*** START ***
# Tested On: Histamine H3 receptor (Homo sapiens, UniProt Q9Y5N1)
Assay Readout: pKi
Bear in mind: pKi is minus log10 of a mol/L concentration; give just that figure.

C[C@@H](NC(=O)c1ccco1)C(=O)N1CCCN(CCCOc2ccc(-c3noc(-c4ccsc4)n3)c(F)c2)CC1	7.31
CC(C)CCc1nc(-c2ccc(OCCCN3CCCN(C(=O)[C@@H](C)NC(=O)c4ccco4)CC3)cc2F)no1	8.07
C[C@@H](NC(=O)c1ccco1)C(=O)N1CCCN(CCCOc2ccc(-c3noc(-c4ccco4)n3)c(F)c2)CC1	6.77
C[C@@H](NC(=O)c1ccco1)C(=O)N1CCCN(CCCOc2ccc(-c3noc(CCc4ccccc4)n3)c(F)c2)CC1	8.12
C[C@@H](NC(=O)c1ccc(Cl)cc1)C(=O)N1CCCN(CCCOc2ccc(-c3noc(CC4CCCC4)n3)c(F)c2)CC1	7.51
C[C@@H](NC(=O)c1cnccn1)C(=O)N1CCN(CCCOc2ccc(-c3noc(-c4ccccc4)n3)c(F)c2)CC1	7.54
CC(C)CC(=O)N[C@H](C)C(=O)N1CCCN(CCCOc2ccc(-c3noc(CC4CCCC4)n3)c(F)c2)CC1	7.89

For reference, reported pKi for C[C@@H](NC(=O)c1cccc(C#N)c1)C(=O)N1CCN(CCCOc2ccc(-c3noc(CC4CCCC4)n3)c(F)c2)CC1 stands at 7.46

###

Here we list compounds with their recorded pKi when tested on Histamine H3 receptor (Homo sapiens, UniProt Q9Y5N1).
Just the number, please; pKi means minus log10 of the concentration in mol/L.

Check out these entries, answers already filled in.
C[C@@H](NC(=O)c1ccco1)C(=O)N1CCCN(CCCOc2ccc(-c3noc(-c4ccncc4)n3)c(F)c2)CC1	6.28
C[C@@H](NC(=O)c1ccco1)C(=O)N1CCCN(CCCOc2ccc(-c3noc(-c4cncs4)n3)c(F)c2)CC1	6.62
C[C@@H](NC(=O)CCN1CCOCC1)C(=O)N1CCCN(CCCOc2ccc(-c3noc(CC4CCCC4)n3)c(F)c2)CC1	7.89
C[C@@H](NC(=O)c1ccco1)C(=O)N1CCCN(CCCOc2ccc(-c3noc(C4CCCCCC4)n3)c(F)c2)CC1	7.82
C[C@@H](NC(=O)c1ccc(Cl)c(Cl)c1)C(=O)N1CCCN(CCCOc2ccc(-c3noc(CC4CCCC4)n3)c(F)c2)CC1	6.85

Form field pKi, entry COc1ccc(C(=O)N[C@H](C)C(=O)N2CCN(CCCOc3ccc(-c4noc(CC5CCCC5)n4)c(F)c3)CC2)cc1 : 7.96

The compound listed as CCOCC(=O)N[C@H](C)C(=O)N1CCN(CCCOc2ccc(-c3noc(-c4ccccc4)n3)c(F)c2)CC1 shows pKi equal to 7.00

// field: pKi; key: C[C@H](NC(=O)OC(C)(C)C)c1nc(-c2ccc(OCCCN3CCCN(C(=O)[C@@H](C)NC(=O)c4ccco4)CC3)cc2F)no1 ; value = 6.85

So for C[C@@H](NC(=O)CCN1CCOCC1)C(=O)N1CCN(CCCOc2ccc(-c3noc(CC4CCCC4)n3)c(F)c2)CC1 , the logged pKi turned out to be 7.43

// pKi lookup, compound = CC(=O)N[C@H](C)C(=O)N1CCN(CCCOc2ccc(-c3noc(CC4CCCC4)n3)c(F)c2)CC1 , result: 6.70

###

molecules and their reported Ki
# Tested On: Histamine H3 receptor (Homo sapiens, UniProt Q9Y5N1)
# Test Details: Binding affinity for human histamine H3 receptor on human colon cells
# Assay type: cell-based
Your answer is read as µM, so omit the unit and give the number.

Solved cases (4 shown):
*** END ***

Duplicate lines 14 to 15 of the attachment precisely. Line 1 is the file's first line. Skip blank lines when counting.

Just the number, please; pKi means minus log10 of the concentration in mol/L.

Check out these entries, answers already filled in.